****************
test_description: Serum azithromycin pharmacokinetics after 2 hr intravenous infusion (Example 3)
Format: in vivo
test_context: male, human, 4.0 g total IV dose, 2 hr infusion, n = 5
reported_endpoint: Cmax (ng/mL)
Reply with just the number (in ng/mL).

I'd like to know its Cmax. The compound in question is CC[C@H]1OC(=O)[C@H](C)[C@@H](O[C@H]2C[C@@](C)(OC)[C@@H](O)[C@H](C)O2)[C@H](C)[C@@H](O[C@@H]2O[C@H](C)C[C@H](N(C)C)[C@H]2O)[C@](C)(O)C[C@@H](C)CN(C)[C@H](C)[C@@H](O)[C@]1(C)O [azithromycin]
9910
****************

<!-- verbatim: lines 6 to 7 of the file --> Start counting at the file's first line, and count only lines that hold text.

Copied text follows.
I'd like to know its Cmax. The compound in question is CC[C@H]1OC(=O)[C@H](C)[C@@H](O[C@H]2C[C@@](C)(OC)[C@@H](O)[C@H](C)O2)[C@H](C)[C@@H](O[C@@H]2O[C@H](C)C[C@H](N(C)C)[C@H]2O)[C@](C)(O)C[C@@H](C)CN(C)[C@H](C)[C@@H](O)[C@]1(C)O [azithromycin]
9910